NEW YORK — By the time President Bush mounts the podium tonight to accept his party's renomination, few viewers will have missed the Republican National Convention's central message: He is a strong, decisive leader who, unlike Democratic opponent John F. Kerry, steers a steady course through shifting tides of public opinion.
"Some call it stubbornness; I call it principled leadership," former New York Mayor Rudolph W. Giuliani said this week. "President Bush has the courage of his convictions."
But a review of Bush's first-term record paints a more complex portrait: While he has been bold and unflinching on some issues -- especially Iraq and tax policy -- on a host of other fronts he has been uncertain, on the sidelines or inconsistent.
While he has advocated overhauling Social Security -- a goal that may be impossible to achieve without presidential leadership -- he has been vague about exactly how he wants to do it. Although for months the administration expressed doubt about the need for creating a Department of Homeland Security, he now counts it as among his signal accomplishments.
He fought a bill revising the campaign finance system, but signed it rather than using his veto power.
Indeed, he has not yet vetoed any measure -- even big spending bills loathed by his conservative supporters. If he keeps up that track record, Bush would be the first president never to wield a veto since James Garfield, who was shot to death after less than a year in office.
"He is much more uneven as a leader than we're hearing this week," said Paul C. Light, a professor in the School of Public Service at New York University. "There are some issues that appear to trigger a determined reaction and others where he doesn't know where he stands or will go with the flow."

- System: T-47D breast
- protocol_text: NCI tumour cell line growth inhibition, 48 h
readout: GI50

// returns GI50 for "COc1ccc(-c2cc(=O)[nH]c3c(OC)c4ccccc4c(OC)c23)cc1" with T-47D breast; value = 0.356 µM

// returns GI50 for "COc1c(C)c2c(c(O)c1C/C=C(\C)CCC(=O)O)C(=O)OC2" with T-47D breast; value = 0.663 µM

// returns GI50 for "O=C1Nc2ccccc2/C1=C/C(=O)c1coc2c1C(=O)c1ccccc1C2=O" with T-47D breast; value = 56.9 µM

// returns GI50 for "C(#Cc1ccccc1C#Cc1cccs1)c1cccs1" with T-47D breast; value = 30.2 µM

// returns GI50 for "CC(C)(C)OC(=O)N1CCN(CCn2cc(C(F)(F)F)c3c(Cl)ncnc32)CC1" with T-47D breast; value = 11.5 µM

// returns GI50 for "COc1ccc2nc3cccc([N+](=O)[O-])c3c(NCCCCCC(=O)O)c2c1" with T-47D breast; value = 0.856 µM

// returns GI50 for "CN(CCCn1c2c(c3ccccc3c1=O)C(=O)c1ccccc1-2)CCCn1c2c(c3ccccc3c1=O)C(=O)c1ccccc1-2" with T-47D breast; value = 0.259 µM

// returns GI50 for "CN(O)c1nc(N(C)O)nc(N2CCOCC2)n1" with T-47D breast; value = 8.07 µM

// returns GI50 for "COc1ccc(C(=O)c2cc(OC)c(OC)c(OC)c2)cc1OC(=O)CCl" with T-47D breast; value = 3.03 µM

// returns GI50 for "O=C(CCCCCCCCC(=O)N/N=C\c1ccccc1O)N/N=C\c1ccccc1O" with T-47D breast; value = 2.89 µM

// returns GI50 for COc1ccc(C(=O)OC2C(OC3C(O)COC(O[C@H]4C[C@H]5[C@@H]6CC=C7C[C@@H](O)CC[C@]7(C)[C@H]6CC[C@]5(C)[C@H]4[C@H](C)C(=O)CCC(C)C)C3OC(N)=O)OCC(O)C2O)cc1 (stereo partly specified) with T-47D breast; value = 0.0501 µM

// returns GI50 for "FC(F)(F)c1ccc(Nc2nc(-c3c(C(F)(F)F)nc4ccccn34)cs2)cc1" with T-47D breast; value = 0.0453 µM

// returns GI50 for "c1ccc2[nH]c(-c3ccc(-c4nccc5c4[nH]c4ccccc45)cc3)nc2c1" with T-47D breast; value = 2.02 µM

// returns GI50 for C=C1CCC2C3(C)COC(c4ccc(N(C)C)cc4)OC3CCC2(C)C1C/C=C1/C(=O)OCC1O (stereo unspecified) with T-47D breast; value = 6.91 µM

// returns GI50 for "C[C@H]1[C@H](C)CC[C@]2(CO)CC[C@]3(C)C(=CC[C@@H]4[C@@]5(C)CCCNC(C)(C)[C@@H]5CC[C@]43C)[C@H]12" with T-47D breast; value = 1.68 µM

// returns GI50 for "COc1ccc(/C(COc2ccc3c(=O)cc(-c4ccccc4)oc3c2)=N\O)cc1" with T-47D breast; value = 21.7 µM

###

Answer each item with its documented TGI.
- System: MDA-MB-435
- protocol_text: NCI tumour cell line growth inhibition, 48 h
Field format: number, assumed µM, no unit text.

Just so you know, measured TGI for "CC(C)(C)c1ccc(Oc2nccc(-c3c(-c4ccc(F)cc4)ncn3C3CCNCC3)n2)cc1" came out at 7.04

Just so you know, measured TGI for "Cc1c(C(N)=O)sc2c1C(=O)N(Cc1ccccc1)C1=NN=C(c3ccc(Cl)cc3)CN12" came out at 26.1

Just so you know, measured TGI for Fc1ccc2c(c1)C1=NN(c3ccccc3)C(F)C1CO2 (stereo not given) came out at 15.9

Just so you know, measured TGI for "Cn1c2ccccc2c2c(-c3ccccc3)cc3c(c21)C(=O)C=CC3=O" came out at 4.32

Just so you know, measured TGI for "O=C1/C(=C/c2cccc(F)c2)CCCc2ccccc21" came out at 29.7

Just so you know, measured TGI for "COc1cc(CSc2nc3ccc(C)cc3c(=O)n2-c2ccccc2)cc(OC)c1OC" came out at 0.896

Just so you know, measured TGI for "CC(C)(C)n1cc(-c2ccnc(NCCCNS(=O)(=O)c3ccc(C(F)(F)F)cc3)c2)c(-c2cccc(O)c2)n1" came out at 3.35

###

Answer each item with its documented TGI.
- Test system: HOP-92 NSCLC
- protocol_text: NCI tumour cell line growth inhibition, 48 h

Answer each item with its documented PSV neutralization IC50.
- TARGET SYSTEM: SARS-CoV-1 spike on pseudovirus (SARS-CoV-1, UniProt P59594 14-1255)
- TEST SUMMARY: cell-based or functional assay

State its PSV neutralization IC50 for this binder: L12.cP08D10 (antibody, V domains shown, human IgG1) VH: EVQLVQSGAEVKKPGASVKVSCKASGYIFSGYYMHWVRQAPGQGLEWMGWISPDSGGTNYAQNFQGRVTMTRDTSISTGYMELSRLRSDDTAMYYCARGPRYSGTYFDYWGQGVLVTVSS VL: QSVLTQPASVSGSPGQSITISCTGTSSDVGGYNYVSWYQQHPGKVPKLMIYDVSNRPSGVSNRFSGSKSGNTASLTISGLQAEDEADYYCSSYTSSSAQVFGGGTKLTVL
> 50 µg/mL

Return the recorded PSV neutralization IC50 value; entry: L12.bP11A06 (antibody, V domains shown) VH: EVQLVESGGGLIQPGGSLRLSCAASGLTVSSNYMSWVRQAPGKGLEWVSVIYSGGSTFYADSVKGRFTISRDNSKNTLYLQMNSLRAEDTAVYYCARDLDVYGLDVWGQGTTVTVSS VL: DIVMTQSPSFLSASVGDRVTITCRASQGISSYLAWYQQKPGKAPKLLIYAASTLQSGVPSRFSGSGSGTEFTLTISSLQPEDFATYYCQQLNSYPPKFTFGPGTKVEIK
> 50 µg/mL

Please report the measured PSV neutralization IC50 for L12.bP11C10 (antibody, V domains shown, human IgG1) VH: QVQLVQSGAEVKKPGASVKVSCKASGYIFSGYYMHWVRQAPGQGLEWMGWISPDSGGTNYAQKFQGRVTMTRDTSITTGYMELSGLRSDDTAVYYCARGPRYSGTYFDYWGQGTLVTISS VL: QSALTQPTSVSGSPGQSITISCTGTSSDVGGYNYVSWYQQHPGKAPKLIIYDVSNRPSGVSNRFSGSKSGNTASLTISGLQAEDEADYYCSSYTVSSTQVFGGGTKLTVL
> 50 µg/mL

By focusing so heavily on the president's decisiveness, the Bush campaign is making his leadership style key to the case for his reelection. That focus dovetails with the GOP attack on Kerry, a senator from Massachusetts, for changing positions on matters such as the war in Iraq, the No Child Left Behind Act education bill and trade policy.
"All I'm asking you to do is tell your friends and neighbors: Be careful of somebody whose position shifts in the wind," Bush said this week at a rally in West Virginia.
Kerry supporters have tried to challenge Bush's claim to being a decisive leader by pointing out inconsistencies -- such as his recent statement that, contrary to his earlier assertions, the war on terrorism could not be won. (Bush on Tuesday declared the war winnable, saying of his earlier comment: "I probably needed to be a little more articulate.")
Kerry backers also argue that, however decisive Bush may be, he is leading in the wrong direction.
"Sticking with the wrong policy is not the way to govern," said Phil Singer, a Kerry campaign spokesman. "This isn't decisiveness. This is a failed policy."
Bush campaign officials say that some of Bush's shifting stances have been minor adjustments to account for new conditions and information. "The president has adapted his positions to the circumstances," one senior campaign official said.
Still, Bush's 2002 decision to impose steel tariffs strongly contrasted with the tough language he used during the 2000 presidential campaign to denounce such trade protectionism.
"I will work to end tariffs and break down barriers everywhere entirely, so that the whole world trades in freedom," he said in 1999. But in office, and faced with the economies of politically crucial states battered by foreign steel production, Bush slapped tariffs on imports.
He cast the decision as a response to unfair trading practices by foreign nations, which had caused layoffs and bankruptcies at U.S. steel companies.
"When there are unfair trade practices, this president will act," said White House Press Secretary Scott McClellan. But many free-market conservatives saw it as an act of political opportunism to gain favor with voters in swing states.
Bush lifted the tariffs last December, saying they had "achieved their purpose" of giving the U.S. steel industry time to restructure.
In some instances, Bush has quickly staked out a position and then retreated in the face of strong public sentiment. After the Sept. 11, 2001, terrorist attacks, senior administration officials spoke out against creating a separate Cabinet-level department to coordinate domestic security.
"There does not need to be a Cabinet-level office of homeland security," Ari Fleischer, then-White House press secretary, said a month after the Sept. 11 attacks. Seven months after that comment, Tom Ridge, then serving as the president's homeland security advisor, said he would "probably recommend" that Bush veto a bill creating a new department.
But after congressional momentum behind the bill became almost unstoppable, Bush announced in a nationally televised address that he would support creation of a Department of Homeland Security. Ridge ultimately was named to head it.